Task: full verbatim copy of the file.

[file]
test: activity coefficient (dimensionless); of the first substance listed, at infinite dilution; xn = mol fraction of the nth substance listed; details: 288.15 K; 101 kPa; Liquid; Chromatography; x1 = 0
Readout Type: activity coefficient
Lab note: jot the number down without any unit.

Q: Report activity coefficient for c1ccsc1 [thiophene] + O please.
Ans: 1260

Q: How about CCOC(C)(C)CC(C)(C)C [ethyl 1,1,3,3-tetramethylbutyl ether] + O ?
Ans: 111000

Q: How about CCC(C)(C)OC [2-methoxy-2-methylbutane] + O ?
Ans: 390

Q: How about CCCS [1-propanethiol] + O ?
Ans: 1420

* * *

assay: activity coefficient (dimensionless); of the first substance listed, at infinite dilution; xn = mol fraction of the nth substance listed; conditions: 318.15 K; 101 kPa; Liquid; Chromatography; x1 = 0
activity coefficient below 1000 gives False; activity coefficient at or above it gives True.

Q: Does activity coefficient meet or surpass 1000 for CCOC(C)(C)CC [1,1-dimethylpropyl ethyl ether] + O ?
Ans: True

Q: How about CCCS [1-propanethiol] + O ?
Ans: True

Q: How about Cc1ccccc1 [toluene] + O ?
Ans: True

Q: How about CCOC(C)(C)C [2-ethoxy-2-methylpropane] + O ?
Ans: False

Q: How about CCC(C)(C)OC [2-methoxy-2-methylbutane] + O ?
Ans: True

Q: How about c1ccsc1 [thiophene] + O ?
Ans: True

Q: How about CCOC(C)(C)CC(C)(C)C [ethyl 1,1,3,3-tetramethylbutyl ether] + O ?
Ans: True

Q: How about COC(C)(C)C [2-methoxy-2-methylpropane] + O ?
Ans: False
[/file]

test: activity coefficient (dimensionless); of the first substance listed, at infinite dilution; xn = mol fraction of the nth substance listed; details: 288.15 K; 101 kPa; Liquid; Chromatography; x1 = 0
Readout Type: activity coefficient
Lab note: jot the number down without any unit.

Q: Report activity coefficient for c1ccsc1 [thiophene] + O please.
Ans: 1260

Q: How about CCOC(C)(C)CC(C)(C)C [ethyl 1,1,3,3-tetramethylbutyl ether] + O ?
Ans: 111000

Q: How about CCC(C)(C)OC [2-methoxy-2-methylbutane] + O ?
Ans: 390

Q: How about CCCS [1-propanethiol] + O ?
Ans: 1420

* * *

assay: activity coefficient (dimensionless); of the first substance listed, at infinite dilution; xn = mol fraction of the nth substance listed; conditions: 318.15 K; 101 kPa; Liquid; Chromatography; x1 = 0
activity coefficient below 1000 gives False; activity coefficient at or above it gives True.

Q: Does activity coefficient meet or surpass 1000 for CCOC(C)(C)CC [1,1-dimethylpropyl ethyl ether] + O ?
Ans: True

Q: How about CCCS [1-propanethiol] + O ?
Ans: True

Q: How about Cc1ccccc1 [toluene] + O ?
Ans: True

Q: How about CCOC(C)(C)C [2-ethoxy-2-methylpropane] + O ?
Ans: False

Q: How about CCC(C)(C)OC [2-methoxy-2-methylbutane] + O ?
Ans: True

Q: How about c1ccsc1 [thiophene] + O ?
Ans: True

Q: How about CCOC(C)(C)CC(C)(C)C [ethyl 1,1,3,3-tetramethylbutyl ether] + O ?
Ans: True

Q: How about COC(C)(C)C [2-methoxy-2-methylpropane] + O ?
Ans: False